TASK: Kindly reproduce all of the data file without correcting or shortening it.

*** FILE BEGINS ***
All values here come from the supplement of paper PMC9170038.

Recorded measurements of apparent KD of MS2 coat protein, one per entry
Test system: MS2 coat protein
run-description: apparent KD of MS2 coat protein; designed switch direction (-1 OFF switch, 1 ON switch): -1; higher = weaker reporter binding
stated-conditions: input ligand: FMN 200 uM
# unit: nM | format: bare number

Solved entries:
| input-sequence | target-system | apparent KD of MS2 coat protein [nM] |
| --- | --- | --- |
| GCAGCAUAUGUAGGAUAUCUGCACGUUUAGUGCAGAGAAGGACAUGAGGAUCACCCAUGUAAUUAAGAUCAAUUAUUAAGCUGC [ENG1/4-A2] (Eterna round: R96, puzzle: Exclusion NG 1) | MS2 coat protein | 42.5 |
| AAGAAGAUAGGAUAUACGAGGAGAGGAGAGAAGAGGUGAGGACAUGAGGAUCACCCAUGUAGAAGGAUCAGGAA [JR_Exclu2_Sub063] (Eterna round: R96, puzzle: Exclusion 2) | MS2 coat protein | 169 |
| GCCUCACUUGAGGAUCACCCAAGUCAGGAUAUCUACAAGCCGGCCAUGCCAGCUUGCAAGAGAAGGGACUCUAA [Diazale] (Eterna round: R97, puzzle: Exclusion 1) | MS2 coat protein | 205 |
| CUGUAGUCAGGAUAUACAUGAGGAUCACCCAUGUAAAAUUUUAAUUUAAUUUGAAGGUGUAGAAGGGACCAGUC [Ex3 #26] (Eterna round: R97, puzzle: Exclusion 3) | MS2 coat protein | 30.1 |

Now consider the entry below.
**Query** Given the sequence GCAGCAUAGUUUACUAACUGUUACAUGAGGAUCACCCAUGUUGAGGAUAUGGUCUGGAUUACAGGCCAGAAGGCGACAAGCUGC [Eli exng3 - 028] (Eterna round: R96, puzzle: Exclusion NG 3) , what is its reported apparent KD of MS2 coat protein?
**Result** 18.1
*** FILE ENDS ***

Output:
All values here come from the supplement of paper PMC9170038.

Recorded measurements of apparent KD of MS2 coat protein, one per entry
Test system: MS2 coat protein
run-description: apparent KD of MS2 coat protein; designed switch direction (-1 OFF switch, 1 ON switch): -1; higher = weaker reporter binding
stated-conditions: input ligand: FMN 200 uM
# unit: nM | format: bare number

Solved entries:
| input-sequence | target-system | apparent KD of MS2 coat protein [nM] |
| --- | --- | --- |
| GCAGCAUAUGUAGGAUAUCUGCACGUUUAGUGCAGAGAAGGACAUGAGGAUCACCCAUGUAAUUAAGAUCAAUUAUUAAGCUGC [ENG1/4-A2] (Eterna round: R96, puzzle: Exclusion NG 1) | MS2 coat protein | 42.5 |
| AAGAAGAUAGGAUAUACGAGGAGAGGAGAGAAGAGGUGAGGACAUGAGGAUCACCCAUGUAGAAGGAUCAGGAA [JR_Exclu2_Sub063] (Eterna round: R96, puzzle: Exclusion 2) | MS2 coat protein | 169 |
| GCCUCACUUGAGGAUCACCCAAGUCAGGAUAUCUACAAGCCGGCCAUGCCAGCUUGCAAGAGAAGGGACUCUAA [Diazale] (Eterna round: R97, puzzle: Exclusion 1) | MS2 coat protein | 205 |
| CUGUAGUCAGGAUAUACAUGAGGAUCACCCAUGUAAAAUUUUAAUUUAAUUUGAAGGUGUAGAAGGGACCAGUC [Ex3 #26] (Eterna round: R97, puzzle: Exclusion 3) | MS2 coat protein | 30.1 |

Now consider the entry below.
**Query** Given the sequence GCAGCAUAGUUUACUAACUGUUACAUGAGGAUCACCCAUGUUGAGGAUAUGGUCUGGAUUACAGGCCAGAAGGCGACAAGCUGC [Eli exng3 - 028] (Eterna round: R96, puzzle: Exclusion NG 3) , what is its reported apparent KD of MS2 coat protein?
**Result** 18.1